I used to know this girl named Amy back in my JC days who only had fat (not chubby) girlfriends because, and this is something she told me as if she was straight common-sensing about the right motor oil to put in a high-mileage four-cylinder, that way she is the best looking one of them all. Of course I saw many problems with her strategy but I must have adopted it because now we frequent places where we appear to be the youngest and hippest people around. But what is life or vacation without sweet, sweet self-delusion?
Two Ladies, Across Town
One works in an abandoned office park. Never leaves for lunch, sometimes eats Chex Mix, always spends over half her work days cleaning up the office kitchen or rearranging the office furniture or rewriting the office calendar on the dry erase board. Always backs into her parking spot.
One lives in the historic Evergreen District in a lovely historic apartment building. Has stringy hair and a small dog, thinks everyone should be ok with the small dog running up to them, waters the plants around the historic apartment building at least four times a day wearing plant-watering clothes (in the morning; a robe, after work; sweat pants). Always backs into her parking spot.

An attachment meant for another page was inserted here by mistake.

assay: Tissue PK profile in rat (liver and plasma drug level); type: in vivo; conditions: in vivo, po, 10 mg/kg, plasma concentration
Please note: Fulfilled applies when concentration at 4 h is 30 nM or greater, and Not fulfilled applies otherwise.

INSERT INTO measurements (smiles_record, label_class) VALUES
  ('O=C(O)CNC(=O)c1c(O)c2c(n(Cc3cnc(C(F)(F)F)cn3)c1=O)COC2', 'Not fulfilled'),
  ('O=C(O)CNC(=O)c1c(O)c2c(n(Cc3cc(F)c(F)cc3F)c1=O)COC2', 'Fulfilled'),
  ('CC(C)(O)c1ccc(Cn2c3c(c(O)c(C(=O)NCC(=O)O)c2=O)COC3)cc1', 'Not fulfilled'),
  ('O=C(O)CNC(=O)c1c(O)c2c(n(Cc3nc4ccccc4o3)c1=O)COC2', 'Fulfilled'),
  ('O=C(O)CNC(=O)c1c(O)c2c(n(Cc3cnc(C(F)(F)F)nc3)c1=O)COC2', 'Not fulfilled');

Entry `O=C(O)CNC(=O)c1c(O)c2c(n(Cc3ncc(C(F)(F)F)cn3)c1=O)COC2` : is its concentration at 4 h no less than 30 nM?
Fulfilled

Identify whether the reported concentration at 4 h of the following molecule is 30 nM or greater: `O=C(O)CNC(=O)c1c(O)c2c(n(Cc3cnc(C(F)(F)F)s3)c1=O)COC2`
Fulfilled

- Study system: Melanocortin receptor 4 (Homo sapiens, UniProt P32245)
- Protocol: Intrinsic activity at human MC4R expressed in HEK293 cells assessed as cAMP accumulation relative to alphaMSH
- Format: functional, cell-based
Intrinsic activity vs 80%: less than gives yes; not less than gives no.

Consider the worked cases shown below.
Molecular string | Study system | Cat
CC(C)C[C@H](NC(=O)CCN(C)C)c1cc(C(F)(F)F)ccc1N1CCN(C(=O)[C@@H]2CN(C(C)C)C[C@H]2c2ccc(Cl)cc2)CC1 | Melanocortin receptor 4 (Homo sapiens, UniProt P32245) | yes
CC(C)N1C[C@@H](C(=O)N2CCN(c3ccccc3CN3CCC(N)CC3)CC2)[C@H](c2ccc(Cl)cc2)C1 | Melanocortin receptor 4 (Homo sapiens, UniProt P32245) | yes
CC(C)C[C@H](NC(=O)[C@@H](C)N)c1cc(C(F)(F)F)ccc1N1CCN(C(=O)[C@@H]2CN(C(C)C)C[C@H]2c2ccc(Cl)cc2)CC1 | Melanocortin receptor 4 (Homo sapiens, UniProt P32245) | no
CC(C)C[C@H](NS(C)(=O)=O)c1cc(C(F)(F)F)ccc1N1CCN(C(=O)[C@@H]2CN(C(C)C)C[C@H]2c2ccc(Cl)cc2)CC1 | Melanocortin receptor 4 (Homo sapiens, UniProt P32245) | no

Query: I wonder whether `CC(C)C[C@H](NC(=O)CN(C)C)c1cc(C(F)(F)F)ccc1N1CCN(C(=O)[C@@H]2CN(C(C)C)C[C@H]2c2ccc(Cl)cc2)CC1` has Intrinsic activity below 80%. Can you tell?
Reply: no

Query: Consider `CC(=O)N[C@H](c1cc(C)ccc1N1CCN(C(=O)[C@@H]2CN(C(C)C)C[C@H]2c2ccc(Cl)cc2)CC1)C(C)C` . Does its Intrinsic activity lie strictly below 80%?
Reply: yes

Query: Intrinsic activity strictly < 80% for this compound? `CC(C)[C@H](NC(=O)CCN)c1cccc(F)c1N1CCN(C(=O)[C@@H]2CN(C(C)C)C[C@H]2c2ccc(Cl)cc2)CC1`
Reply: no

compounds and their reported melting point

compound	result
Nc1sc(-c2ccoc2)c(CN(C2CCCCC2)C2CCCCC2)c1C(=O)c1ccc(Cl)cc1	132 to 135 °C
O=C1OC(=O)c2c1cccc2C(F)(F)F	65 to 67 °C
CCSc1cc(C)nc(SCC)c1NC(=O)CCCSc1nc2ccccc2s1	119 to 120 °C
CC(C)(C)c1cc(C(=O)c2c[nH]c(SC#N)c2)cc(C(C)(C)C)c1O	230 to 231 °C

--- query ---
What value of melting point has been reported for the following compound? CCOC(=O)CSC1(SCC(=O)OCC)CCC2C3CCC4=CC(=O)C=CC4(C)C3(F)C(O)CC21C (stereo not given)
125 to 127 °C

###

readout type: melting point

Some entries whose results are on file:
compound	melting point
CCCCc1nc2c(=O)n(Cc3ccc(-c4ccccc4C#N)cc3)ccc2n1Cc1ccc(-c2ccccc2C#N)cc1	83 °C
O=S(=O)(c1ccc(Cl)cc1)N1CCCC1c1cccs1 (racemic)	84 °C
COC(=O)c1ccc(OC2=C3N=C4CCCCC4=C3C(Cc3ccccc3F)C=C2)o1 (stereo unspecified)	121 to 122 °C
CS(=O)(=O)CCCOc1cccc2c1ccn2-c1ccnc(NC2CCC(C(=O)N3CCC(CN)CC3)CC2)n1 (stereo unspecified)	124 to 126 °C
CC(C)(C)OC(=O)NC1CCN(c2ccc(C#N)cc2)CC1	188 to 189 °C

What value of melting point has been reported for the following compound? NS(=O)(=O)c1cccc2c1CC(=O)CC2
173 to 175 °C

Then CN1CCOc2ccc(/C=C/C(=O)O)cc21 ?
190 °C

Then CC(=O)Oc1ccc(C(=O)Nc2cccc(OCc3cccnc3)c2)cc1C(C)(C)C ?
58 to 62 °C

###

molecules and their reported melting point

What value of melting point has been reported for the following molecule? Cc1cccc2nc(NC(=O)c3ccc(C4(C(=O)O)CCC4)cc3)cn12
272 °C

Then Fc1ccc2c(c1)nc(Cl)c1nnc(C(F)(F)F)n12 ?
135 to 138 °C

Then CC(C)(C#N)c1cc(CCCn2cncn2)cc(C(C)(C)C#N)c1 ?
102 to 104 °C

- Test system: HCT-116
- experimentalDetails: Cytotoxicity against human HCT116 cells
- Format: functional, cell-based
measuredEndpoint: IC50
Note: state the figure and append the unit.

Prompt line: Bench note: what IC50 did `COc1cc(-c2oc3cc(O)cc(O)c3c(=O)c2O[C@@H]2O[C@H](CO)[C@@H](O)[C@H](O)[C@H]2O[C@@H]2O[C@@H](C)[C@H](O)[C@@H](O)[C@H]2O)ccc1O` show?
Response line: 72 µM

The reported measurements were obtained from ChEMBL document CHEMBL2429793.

I imagine them meeting at a museum/music/drink tasting event. I imagine theirs cars parked side by side, both facing front, under the car port, the dishrags in the office kitchen growing mold, and the plants around the historic apartment building drying up.
Oh look – it became September. I was in the thick of the Great Grannie Caper so I didn’t notice. Y’all have no clue what kind of under-the-rock and over-the-river type of characters non-profit people have to deal with – in my case all of them disguised as Grandparents. Let’s just say of all the wisdom and colloquialisms and prayers and life lessons I’ve learned from them, the thing I know for sure, the opening line to my This I Believe NPR listeners, is that everyone turns Narc, Criminal, or Certified Saint if they live long enough. ‘Course babbling curmudgeon is what I am aiming for but only time will tell what category that fits in.